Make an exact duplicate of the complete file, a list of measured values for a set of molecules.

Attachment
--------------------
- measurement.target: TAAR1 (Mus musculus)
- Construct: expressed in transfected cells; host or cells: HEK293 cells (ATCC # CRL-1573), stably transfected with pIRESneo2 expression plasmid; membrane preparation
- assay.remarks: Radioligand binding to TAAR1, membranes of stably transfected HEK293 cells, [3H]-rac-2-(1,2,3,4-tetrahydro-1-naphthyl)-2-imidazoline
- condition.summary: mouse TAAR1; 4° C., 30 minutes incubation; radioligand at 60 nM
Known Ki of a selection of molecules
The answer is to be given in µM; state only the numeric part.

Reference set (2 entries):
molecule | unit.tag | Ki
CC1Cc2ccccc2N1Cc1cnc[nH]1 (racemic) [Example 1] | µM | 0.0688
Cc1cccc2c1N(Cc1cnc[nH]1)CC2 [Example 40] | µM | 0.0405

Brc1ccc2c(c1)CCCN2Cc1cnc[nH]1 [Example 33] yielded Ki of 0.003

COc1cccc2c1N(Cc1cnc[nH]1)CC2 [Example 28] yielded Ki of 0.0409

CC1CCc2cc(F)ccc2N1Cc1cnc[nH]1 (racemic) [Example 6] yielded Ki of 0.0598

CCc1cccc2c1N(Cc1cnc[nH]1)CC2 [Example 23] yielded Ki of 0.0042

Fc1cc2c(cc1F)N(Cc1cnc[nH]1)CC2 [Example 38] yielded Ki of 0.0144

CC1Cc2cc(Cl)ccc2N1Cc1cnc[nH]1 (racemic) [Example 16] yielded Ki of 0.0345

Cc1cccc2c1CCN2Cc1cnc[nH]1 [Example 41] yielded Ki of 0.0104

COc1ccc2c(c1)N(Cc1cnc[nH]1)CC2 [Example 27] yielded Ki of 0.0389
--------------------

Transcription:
- measurement.target: TAAR1 (Mus musculus)
- Construct: expressed in transfected cells; host or cells: HEK293 cells (ATCC # CRL-1573), stably transfected with pIRESneo2 expression plasmid; membrane preparation
- assay.remarks: Radioligand binding to TAAR1, membranes of stably transfected HEK293 cells, [3H]-rac-2-(1,2,3,4-tetrahydro-1-naphthyl)-2-imidazoline
- condition.summary: mouse TAAR1; 4° C., 30 minutes incubation; radioligand at 60 nM
Known Ki of a selection of molecules
The answer is to be given in µM; state only the numeric part.

Reference set (2 entries):
molecule | unit.tag | Ki
CC1Cc2ccccc2N1Cc1cnc[nH]1 (racemic) [Example 1] | µM | 0.0688
Cc1cccc2c1N(Cc1cnc[nH]1)CC2 [Example 40] | µM | 0.0405

Brc1ccc2c(c1)CCCN2Cc1cnc[nH]1 [Example 33] yielded Ki of 0.003

COc1cccc2c1N(Cc1cnc[nH]1)CC2 [Example 28] yielded Ki of 0.0409

CC1CCc2cc(F)ccc2N1Cc1cnc[nH]1 (racemic) [Example 6] yielded Ki of 0.0598

CCc1cccc2c1N(Cc1cnc[nH]1)CC2 [Example 23] yielded Ki of 0.0042

Fc1cc2c(cc1F)N(Cc1cnc[nH]1)CC2 [Example 38] yielded Ki of 0.0144

CC1Cc2cc(Cl)ccc2N1Cc1cnc[nH]1 (racemic) [Example 16] yielded Ki of 0.0345

Cc1cccc2c1CCN2Cc1cnc[nH]1 [Example 41] yielded Ki of 0.0104

COc1ccc2c(c1)N(Cc1cnc[nH]1)CC2 [Example 27] yielded Ki of 0.0389